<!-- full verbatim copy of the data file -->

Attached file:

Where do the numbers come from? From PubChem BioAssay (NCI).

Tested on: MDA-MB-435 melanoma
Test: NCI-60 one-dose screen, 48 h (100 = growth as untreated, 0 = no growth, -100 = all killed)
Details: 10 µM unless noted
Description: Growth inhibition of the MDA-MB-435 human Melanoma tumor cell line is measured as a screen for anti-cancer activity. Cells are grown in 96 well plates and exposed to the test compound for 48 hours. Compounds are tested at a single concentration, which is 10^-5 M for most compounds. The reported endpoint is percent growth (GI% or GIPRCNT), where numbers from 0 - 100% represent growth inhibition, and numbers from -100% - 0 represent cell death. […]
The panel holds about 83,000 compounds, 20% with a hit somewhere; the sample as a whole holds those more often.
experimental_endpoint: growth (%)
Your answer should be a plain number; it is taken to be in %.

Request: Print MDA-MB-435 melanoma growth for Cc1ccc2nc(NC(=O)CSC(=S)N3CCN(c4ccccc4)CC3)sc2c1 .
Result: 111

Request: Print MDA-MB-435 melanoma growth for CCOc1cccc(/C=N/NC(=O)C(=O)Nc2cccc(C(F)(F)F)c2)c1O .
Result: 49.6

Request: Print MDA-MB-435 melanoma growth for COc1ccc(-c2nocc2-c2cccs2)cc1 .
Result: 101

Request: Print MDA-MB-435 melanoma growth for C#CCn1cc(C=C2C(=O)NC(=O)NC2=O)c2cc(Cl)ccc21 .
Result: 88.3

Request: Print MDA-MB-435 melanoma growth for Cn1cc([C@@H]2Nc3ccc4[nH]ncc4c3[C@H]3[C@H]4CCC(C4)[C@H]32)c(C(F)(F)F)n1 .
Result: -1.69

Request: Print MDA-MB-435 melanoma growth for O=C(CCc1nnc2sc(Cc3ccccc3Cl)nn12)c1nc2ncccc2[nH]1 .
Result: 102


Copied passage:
Where do the numbers come from? From PubChem BioAssay (NCI).

Tested on: MDA-MB-435 melanoma
Test: NCI-60 one-dose screen, 48 h (100 = growth as untreated, 0 = no growth, -100 = all killed)
Details: 10 µM unless noted
Description: Growth inhibition of the MDA-MB-435 human Melanoma tumor cell line is measured as a screen for anti-cancer activity. Cells are grown in 96 well plates and exposed to the test compound for 48 hours. Compounds are tested at a single concentration, which is 10^-5 M for most compounds. The reported endpoint is percent growth (GI% or GIPRCNT), where numbers from 0 - 100% represent growth inhibition, and numbers from -100% - 0 represent cell death. […]
The panel holds about 83,000 compounds, 20% with a hit somewhere; the sample as a whole holds those more often.
experimental_endpoint: growth (%)
Your answer should be a plain number; it is taken to be in %.

Request: Print MDA-MB-435 melanoma growth for Cc1ccc2nc(NC(=O)CSC(=S)N3CCN(c4ccccc4)CC3)sc2c1 .
Result: 111

Request: Print MDA-MB-435 melanoma growth for CCOc1cccc(/C=N/NC(=O)C(=O)Nc2cccc(C(F)(F)F)c2)c1O .
Result: 49.6

Request: Print MDA-MB-435 melanoma growth for COc1ccc(-c2nocc2-c2cccs2)cc1 .
Result: 101

Request: Print MDA-MB-435 melanoma growth for C#CCn1cc(C=C2C(=O)NC(=O)NC2=O)c2cc(Cl)ccc21 .
Result: 88.3

Request: Print MDA-MB-435 melanoma growth for Cn1cc([C@@H]2Nc3ccc4[nH]ncc4c3[C@H]3[C@H]4CCC(C4)[C@H]32)c(C(F)(F)F)n1 .
Result: -1.69

Request: Print MDA-MB-435 melanoma growth for O=C(CCc1nnc2sc(Cc3ccccc3Cl)nn12)c1nc2ncccc2[nH]1 .
Result: 102